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Nutritional Facts

How lean is Canadian pork? A new national nutrient study shows that Canadian pork is leaner than ever and can play an essential role in a healthy diet. The two-year study completed in 1994 is the most comprehensive nutrient analysis ever conducted on Canadian pork. It determined the fat content of fresh Canadian pork is significantly lower than was shown in earlier studies. In fact, the fat content of loin and leg cuts has fallen 42% and 47% respectively when compared to a previous study released in 1987. The new study indicates that some pork cuts are leaner than chicken.

Six popular pork cuts were chosen for analysis: the centre cut loin; the leg, inside round; the rib end loin; the shoulder butt; the tenderloin; and side ribs. Pork samples used for the study were collected at the retail level in five major metropolitan areas throughout the country. The wide sampling area ensured that the study results were reflective of the entire Canadian supply of pork.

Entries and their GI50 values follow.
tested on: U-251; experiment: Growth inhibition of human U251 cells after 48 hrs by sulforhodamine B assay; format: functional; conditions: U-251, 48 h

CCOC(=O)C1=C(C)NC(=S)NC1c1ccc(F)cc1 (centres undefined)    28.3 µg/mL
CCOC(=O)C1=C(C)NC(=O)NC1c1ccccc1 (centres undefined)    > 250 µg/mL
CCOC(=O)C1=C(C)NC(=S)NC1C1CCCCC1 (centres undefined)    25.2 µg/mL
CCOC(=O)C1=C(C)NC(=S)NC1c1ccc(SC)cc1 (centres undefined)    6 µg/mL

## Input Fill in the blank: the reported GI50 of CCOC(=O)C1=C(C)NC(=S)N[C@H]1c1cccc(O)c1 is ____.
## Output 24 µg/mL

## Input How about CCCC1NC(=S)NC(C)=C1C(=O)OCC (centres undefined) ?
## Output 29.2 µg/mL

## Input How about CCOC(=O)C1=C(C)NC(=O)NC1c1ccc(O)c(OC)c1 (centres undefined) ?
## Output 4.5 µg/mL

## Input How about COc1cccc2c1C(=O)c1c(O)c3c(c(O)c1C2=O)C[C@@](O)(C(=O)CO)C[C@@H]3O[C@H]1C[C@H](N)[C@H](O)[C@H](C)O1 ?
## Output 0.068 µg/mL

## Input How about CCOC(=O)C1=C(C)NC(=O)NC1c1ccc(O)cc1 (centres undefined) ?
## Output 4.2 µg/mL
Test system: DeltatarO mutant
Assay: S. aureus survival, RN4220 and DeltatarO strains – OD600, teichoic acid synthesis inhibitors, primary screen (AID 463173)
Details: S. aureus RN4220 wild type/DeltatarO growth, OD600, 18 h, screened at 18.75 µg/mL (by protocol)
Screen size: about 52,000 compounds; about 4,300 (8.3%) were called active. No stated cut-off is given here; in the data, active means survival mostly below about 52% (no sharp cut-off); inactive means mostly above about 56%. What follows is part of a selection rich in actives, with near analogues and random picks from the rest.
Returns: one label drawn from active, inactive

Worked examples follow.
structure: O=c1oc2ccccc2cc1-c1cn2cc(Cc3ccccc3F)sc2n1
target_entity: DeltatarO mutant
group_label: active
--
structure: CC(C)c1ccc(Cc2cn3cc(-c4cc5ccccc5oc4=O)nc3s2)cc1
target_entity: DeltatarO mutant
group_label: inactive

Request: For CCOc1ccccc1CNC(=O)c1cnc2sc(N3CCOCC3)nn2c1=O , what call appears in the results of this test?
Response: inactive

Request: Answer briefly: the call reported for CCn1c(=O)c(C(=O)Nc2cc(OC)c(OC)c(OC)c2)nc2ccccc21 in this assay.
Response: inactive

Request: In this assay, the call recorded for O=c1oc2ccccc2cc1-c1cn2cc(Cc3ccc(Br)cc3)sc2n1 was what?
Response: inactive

Nutrient Value of Canadian Pork
(grams of fat per 
100 gram of serving, lean only)
  2008
Pork Tenderloin, roasted 2.5
Pork tenderloin, broiled 3.3
Leg inside round, roasted 4.2
Loin centre chop, grilled 3.8
Loin centre roast, roasted 6.8
Sirloin steak, grilled 6.7
Sirloin roast, roasted 7.2
Rib steak, grilled 10.0
Rib roast, roasted 8.4
Shoulder blade roast, roasted 11.0
Shoulder picnic roast, roasted 13.0
Side ribs, simmered & roasted 24.0
Back ribs, roasted 27.0
Country-style ribs, roasted 15.0
Lean ground pork, pan-fried 14.0
Medium ground pork, pan-fried 22.0

The leanest cut in this study was the tenderloin; with only 3.1 grams of fat per 85 gram serving of cooked separable lean tissue, this premium cut is as lean as skinless, boneless chicken breast.

Leaner Canadian pork is the result of constant improvement in feeding, breeding and management practices on the farm; these improvements have been encouraged by a grading system that pays a producer more for lean, well muscled hogs. Trimming practices at packing plants also contribute to the lean content of pork.

Canada may have reached the optimum level of leanness; further reducing the fat content could sacrifice the excellent quality and taste that Canadian pork is well known for.

For details, download Nutrient Value of Canadian Pork.
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Latest updates: 2017/10/19